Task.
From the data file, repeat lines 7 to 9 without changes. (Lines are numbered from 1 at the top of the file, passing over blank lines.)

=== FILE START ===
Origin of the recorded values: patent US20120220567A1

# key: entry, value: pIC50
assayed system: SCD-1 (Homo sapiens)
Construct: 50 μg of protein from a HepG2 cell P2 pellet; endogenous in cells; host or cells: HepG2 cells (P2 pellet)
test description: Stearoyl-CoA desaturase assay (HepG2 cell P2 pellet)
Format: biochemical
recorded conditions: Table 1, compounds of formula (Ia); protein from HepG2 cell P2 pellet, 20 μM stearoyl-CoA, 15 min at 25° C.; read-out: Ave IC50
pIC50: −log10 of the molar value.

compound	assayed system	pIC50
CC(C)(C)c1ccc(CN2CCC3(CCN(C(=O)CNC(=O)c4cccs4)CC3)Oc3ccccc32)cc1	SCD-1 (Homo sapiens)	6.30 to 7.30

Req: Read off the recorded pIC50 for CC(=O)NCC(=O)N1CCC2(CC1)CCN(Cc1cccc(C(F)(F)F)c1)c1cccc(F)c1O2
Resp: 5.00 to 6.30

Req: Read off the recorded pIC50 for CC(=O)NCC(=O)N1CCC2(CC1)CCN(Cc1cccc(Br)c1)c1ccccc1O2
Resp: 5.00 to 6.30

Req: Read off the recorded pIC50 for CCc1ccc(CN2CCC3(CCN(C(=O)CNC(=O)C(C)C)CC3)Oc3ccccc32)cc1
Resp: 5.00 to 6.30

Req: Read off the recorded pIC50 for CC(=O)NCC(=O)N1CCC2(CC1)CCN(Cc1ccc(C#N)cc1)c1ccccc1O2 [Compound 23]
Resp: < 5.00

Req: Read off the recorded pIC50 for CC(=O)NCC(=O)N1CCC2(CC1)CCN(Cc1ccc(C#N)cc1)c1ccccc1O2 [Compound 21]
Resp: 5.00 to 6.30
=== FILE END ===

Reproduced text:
recorded conditions: Table 1, compounds of formula (Ia); protein from HepG2 cell P2 pellet, 20 μM stearoyl-CoA, 15 min at 25° C.; read-out: Ave IC50
pIC50: −log10 of the molar value.

compound	assayed system	pIC50